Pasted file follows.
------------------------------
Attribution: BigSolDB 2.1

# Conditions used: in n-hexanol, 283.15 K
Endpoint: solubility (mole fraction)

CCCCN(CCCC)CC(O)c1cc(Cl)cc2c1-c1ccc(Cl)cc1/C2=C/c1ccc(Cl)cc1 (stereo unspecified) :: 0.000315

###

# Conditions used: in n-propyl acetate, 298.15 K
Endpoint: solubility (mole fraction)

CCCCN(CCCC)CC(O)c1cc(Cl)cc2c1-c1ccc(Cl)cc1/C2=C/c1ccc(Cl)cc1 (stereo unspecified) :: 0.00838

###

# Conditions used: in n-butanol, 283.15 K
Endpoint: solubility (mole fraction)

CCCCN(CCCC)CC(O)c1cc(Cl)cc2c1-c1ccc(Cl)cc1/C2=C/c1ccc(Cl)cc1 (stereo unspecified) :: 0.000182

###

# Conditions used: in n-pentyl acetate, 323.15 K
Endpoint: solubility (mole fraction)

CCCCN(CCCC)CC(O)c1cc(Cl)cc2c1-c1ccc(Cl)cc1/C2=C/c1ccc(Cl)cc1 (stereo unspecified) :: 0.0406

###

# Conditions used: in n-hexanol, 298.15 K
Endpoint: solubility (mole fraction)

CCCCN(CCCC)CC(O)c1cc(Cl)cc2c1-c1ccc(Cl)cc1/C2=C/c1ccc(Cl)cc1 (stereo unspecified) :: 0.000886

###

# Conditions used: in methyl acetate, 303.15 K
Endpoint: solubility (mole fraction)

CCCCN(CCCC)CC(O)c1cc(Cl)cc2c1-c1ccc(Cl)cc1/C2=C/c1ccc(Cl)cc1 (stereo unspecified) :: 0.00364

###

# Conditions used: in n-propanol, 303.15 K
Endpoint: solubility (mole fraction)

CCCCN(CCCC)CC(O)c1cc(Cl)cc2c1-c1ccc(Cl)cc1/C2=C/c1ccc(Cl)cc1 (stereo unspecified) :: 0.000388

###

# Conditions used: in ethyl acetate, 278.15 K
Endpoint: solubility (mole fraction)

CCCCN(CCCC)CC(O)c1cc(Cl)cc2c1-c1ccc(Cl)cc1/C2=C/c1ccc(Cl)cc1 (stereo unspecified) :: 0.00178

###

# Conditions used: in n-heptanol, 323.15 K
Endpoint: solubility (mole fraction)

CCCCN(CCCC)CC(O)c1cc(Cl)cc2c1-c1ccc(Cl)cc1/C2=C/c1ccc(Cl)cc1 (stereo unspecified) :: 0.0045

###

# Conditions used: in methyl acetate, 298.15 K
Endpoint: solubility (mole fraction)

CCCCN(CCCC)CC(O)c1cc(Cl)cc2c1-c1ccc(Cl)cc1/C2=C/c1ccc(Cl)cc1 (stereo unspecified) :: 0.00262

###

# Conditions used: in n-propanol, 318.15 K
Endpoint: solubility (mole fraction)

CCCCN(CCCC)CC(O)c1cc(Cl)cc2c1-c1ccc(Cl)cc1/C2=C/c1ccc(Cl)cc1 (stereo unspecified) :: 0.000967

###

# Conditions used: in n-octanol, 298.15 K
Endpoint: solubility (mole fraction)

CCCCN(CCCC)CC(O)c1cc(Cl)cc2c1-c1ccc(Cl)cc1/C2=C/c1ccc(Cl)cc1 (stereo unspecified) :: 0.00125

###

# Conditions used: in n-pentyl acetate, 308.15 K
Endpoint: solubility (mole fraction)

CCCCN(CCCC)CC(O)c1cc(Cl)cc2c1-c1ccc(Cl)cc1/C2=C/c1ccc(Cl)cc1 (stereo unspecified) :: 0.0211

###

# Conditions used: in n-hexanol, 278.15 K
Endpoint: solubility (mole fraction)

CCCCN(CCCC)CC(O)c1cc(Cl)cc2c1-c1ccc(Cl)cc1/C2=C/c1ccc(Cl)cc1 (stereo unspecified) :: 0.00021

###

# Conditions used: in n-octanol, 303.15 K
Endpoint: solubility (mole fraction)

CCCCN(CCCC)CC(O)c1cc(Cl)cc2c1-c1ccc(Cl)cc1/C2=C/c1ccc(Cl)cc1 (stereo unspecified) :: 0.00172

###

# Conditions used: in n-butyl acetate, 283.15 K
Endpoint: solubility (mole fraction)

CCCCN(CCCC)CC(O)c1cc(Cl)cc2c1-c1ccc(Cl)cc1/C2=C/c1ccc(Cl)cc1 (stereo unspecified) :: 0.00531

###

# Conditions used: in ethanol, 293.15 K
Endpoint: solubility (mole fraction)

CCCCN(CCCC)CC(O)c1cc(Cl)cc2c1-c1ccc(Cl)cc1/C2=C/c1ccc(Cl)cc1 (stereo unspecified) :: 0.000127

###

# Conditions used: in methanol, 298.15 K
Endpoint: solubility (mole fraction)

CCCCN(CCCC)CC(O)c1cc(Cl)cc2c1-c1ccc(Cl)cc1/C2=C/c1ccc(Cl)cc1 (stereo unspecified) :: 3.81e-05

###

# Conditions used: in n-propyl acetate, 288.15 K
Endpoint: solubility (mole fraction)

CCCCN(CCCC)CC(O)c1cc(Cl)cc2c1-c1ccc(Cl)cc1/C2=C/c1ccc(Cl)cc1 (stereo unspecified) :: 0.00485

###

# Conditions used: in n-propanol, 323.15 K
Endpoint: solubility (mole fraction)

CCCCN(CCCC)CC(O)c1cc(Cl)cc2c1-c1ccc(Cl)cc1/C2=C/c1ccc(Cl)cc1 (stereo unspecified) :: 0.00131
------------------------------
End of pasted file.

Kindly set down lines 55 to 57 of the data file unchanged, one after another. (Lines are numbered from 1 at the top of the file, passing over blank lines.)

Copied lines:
Endpoint: solubility (mole fraction)

CCCCN(CCCC)CC(O)c1cc(Cl)cc2c1-c1ccc(Cl)cc1/C2=C/c1ccc(Cl)cc1 (stereo unspecified) :: 0.00021

###